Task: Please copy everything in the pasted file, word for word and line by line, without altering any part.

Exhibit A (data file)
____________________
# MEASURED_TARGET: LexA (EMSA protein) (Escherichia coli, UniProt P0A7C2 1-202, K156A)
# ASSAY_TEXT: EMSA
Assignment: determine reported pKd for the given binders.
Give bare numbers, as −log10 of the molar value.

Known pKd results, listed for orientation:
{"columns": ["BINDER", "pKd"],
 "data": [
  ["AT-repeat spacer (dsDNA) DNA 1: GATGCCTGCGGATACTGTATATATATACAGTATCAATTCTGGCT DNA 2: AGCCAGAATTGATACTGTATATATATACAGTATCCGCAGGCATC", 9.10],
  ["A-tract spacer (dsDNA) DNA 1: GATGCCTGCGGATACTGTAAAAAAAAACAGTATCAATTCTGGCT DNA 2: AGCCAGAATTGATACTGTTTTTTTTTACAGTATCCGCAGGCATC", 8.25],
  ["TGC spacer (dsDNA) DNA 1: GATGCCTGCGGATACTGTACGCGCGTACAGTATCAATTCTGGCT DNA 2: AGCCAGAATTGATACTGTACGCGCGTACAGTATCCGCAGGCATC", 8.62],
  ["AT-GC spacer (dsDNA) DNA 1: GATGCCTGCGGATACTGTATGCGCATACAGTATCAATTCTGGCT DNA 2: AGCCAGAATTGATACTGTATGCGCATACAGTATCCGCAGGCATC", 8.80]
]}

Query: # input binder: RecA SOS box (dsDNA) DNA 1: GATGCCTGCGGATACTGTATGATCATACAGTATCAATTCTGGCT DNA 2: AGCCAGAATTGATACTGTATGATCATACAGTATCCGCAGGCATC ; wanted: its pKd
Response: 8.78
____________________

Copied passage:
# MEASURED_TARGET: LexA (EMSA protein) (Escherichia coli, UniProt P0A7C2 1-202, K156A)
# ASSAY_TEXT: EMSA
Assignment: determine reported pKd for the given binders.
Give bare numbers, as −log10 of the molar value.

Known pKd results, listed for orientation:
{"columns": ["BINDER", "pKd"],
 "data": [
  ["AT-repeat spacer (dsDNA) DNA 1: GATGCCTGCGGATACTGTATATATATACAGTATCAATTCTGGCT DNA 2: AGCCAGAATTGATACTGTATATATATACAGTATCCGCAGGCATC", 9.10],
  ["A-tract spacer (dsDNA) DNA 1: GATGCCTGCGGATACTGTAAAAAAAAACAGTATCAATTCTGGCT DNA 2: AGCCAGAATTGATACTGTTTTTTTTTACAGTATCCGCAGGCATC", 8.25],
  ["TGC spacer (dsDNA) DNA 1: GATGCCTGCGGATACTGTACGCGCGTACAGTATCAATTCTGGCT DNA 2: AGCCAGAATTGATACTGTACGCGCGTACAGTATCCGCAGGCATC", 8.62],
  ["AT-GC spacer (dsDNA) DNA 1: GATGCCTGCGGATACTGTATGCGCATACAGTATCAATTCTGGCT DNA 2: AGCCAGAATTGATACTGTATGCGCATACAGTATCCGCAGGCATC", 8.80]
]}

Query: # input binder: RecA SOS box (dsDNA) DNA 1: GATGCCTGCGGATACTGTATGATCATACAGTATCAATTCTGGCT DNA 2: AGCCAGAATTGATACTGTATGATCATACAGTATCCGCAGGCATC ; wanted: its pKd
Response: 8.78